In search of Pitcher plants
Pitcher plants are carnivorous plants that eat insects because of poor nutrients in the soil. We all read this in school and forget, but for me it was a curiosity I wanted to explore. When we decided to search for this in our Florida trip we had a bit of researching to do. First we had to find the suitable habitat. While Florida has lots of swamps and marshes the habitat for pitchers are not that easy to find. Obviously one can google and go direct to that location now, but tricky part is all places are not as safe as google wants you to believe. The more remote you go the more careful you have to be. So after several consideration Apalachicola national forest was selected even though it took a three hour detour from our normal path.
The Apalachicola national forest is a large forest tract which is made up of Florida long pine trees. These trees once covered most of South Eastern United States but rampant deforestation has reduced them to these isolated pockets and only a few percent of original trees remain. Even in this forest the majority is only commercial plantation and trees were marked accordingly. We stayed in Tallahassee near the forest which is kind of a biggish town. We usually take the opportunity for camping but we heard that the area was used by hunters and it was best to stay away. White men with guns and brown alien people in the remote location don’t really mix. We have faced racism before and we are not stupid to get ourselves into unwanted trouble.
As usual we got up early in the morning and drove to the spot. It was not the usually picnic area where you have tourists. Infact hardly anyone visits this place.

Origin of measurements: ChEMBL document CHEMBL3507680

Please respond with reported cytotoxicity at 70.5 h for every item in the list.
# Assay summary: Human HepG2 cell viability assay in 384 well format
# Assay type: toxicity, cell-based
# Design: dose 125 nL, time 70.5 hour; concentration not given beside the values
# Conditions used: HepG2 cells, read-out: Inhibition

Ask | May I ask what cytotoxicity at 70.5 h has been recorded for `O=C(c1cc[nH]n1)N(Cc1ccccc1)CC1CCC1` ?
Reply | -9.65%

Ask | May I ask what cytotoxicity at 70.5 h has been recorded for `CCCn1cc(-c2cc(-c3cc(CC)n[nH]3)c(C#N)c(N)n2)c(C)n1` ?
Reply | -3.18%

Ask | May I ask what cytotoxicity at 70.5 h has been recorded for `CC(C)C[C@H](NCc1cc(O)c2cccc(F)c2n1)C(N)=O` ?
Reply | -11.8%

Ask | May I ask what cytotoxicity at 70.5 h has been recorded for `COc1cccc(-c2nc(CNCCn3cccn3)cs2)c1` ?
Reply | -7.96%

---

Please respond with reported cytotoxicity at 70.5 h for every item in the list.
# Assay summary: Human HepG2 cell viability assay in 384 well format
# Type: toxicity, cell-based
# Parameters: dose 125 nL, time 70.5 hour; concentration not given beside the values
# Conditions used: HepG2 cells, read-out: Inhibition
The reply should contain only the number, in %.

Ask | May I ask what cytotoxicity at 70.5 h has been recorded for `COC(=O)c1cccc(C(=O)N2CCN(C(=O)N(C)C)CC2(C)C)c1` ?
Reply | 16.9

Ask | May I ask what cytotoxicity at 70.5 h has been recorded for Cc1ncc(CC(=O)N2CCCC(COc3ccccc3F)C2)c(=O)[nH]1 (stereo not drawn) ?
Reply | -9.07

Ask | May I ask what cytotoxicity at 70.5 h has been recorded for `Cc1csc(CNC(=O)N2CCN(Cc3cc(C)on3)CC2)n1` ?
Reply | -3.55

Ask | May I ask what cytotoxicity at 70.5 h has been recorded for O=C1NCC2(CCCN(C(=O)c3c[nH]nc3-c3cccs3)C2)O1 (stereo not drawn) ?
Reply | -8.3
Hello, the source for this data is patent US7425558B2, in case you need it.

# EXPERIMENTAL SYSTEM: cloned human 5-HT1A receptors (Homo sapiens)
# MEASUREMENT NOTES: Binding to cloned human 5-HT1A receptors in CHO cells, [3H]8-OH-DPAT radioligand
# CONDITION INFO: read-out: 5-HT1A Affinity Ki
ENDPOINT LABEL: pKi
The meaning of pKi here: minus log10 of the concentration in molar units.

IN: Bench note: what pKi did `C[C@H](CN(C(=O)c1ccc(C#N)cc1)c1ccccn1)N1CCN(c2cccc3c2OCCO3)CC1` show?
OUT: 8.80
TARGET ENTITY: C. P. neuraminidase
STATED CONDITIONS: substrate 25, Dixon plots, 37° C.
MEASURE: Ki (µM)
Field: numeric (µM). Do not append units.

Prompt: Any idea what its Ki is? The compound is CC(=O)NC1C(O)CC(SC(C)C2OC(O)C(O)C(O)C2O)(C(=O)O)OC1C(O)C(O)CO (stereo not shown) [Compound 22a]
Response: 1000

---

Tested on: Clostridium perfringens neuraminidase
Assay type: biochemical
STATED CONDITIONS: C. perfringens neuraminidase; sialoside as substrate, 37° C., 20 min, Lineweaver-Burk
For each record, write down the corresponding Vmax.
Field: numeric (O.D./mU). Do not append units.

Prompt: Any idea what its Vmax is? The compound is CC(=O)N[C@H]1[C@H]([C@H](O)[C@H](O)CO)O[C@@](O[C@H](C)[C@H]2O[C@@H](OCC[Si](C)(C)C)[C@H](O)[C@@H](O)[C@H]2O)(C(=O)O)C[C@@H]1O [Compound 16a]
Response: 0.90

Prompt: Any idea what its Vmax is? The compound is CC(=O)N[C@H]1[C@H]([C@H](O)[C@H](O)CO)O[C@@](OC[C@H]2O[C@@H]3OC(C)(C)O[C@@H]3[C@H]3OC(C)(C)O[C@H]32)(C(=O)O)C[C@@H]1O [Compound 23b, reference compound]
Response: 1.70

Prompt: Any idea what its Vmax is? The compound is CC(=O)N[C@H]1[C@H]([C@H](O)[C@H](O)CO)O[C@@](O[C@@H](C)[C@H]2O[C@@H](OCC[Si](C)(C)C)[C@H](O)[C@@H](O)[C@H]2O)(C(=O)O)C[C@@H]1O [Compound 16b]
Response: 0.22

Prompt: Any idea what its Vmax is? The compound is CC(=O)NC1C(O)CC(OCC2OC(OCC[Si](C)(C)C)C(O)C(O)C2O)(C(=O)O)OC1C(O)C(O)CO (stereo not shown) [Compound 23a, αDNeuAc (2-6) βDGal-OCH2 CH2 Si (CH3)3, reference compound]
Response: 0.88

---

There was lake which was very still and hardly any sounds. Not even bird sounds ! It is kind of a thing in most American forests because of their approach to forests as natural resources. They look at animal as pests. Infact they engage in population control actively and maintain animal populations to bare minimum. In this forest in particular , the pine trees belong to the timber industry. The red cockaded woodpecker is an endangered species but still their habitat is limited by the industry.
So with little sound and any activity the lake looked kind of creepy. Add to that the season was winter and most trees had shed their leaves completely giving a ghost like appearance.
We decided on a trail and started walking. Slowly the forest turned from the broad leaved trees which had shed their leaves to the Pine trees. Now atleast the place was green and after a few moments some bird activity started showing up and our spirits got listed. It was a 7 mile round trip trail. We set our eyes on the pitchers and started walking. There was hardly any trail for walking because of palms growing on the floor. To identify the trail, trees were marked with a small blue patch and from one tree to another we can follow a path. Our eyes were now searching for the blue rather than anything.
As we proceeded with the trail the path again took us back to the broad leaved trees which have shed their leaves. These trees were standing inside water and the water was pitch black. It was not as if the water was polluted but more like the color was as result of the soil conditions and other stuff. The water was also still with no movement at all. Now the funny part is we had just now returned back from Everglades of Florida. The place had crystal clear water in certain parts and pitch black water in certain parts but both had alligators. This area also has alligators. They can lay still for hours without making a movement in this kind of water so as to ambush prey. We were talking about that but did not worry as we decided not to get inside water. But that situation changed in an instant.